Maya Lin's Museum of Chinese in America Opens
MOCA's new home by the acclaimed designer significantly expands the museum's programming while going green.
Sheila Kim -- Interior Design, 9/28/2009 12:00:00 AM
With humble beginnings as the New York Chinatown History Project, the Museum of Chinese in America now expands its scope to a national level—in newly expanded digs by acclaimed artist and designer Maya Lin. While retaining its previous location on Mulberry Street in New York’s Chinatown, MOCA has opened its new home on Centre Street, positioning itself on the borders of Chinatown and the gallery neighborhoods of SoHo and NoLiTa.
New York mayor Michael Bloomberg participates in the museum’s Eye Dotting ceremony; traditional lion dance performed following the Eye Dotting ceremony. Photos by Sheila Kim
At the official opening on September 22, Lin was joined by the city’s mayor, Michael Bloomberg, to speak on the significance of the new museum, as well as to participate in a traditional eye dotting ceremony that signifies the institution’s springing into being.
The museum entrance and Journey Wall. Photo courtesy of Maya Lin Studio/Museum of Chinese in America; the museum's designer, Maya Lin. Photo by Sheila Kim
“New York City draws its vibrancy and richness from the diversity of its population, and people of Chinese descent have long played a role in shaping the city,” said Bloomberg. “By supporting cultural institutions like the Museum of Chinese in America and helping them expand, we celebrate New York City’s diversity now and for future generations.”
The museum’s Shum Wai Yau courtyard. Photo by Sheila Kim; View of the lobby and reception desk. Photo courtesy of Maya Lin Studio/Museum of Chinese in America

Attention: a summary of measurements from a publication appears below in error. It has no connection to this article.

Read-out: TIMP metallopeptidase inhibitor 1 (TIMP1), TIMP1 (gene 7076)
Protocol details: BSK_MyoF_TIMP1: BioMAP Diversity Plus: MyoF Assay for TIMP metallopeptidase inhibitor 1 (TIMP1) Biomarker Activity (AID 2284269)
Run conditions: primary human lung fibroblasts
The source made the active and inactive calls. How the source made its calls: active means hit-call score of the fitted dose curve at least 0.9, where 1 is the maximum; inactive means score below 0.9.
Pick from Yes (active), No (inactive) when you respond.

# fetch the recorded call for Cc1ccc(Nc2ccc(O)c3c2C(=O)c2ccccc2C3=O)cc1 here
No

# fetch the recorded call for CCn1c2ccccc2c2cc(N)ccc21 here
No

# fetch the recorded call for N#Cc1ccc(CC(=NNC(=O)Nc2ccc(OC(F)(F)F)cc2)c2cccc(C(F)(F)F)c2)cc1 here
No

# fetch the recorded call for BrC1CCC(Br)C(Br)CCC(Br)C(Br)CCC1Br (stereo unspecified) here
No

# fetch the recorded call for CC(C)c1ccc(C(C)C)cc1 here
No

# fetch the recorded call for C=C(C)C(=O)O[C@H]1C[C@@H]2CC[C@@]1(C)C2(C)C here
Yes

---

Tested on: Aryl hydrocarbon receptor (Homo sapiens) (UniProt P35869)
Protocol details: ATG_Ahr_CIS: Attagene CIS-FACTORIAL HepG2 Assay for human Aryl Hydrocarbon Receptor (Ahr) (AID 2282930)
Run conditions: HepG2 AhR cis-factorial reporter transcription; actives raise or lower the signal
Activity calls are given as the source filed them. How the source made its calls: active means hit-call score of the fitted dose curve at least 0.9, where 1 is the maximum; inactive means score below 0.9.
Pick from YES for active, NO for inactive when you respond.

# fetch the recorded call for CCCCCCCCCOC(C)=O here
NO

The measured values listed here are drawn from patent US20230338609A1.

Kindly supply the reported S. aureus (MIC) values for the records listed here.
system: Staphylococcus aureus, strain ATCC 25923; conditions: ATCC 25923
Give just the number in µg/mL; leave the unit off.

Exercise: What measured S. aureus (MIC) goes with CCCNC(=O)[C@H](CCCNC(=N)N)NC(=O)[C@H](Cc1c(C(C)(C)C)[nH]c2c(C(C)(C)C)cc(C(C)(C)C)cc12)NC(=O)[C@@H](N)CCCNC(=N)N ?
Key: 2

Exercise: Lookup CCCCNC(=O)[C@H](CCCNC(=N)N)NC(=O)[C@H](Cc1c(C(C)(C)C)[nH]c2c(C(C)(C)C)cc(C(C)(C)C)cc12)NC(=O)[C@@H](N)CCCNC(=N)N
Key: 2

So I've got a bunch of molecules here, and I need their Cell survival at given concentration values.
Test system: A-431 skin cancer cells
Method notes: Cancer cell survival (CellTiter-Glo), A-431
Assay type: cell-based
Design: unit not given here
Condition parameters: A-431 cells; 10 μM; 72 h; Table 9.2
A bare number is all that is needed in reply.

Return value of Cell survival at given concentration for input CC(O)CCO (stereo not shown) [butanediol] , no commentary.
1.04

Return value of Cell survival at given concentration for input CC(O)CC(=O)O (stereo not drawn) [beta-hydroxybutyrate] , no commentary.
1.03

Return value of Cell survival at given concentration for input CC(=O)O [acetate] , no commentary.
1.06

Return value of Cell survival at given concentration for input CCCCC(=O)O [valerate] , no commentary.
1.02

A long-time supporter of MOCA, Maya Lin has transformed the site, a 14,000-square-foot former machine shop, into a bi-level exhibit and administrative center that exudes, at once, both quiet elegance and New York industrial chic.
“With a Single Step: Stories in the Making of America” exhibit; Shum Wai Yau courtyard stairs. Photos by Sheila Kim
“The space was designed to show the dynamic presentation of the Chinese American story, as an integral part of the greater, and continually evolving, American story,” says Lin. That story begins with the minimalist Journey Wall, situated just inside the museum’s main entrance. Bronze plaques are emblazoned with family names of Chinese Americans being honored or memorialized, as well as of donors.
Exhibit detail from “Here & Now: Chinese Artists in New York.” Photo by Sheila Kim
At the center of the museum’s new home is the sky-lit Shum Wai Yau courtyard, which Lin intentionally left untouched to preserve the history of the space, as well as to evoke imagery of a traditional Chinese courtyard house. Here, short biographic films on Chinese Americans from the 1850’s to the present are projected onto glass panels surrounding the courtyard. Meanwhile, the museum’s core exhibit, “With a Single Step: Stories in the Making of America,” presents a history of the Chinese American experience in the upper levels surrounding the courtyard. A revolving exhibition space is currently presenting “Here & Now: Chinese Artists in New York” part one through November 2, 2009.
Incorporating sustainable practices into this renovation project, MOCA hopes to attain a LEED Silver rating.
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